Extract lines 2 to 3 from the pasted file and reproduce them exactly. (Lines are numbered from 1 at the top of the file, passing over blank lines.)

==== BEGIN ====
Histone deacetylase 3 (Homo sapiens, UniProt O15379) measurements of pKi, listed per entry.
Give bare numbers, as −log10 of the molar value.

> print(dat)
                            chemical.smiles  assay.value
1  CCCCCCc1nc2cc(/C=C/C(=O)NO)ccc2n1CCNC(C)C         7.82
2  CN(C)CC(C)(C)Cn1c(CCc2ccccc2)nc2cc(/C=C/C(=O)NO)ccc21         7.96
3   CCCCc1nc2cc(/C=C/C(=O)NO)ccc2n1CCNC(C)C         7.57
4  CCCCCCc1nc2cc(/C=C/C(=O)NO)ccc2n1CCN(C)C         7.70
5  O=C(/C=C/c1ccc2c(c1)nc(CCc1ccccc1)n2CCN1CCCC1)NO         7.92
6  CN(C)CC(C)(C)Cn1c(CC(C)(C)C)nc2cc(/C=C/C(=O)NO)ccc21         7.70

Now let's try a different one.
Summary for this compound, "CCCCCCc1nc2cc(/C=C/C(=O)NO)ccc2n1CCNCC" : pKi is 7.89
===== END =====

Give bare numbers, as −log10 of the molar value.

> print(dat)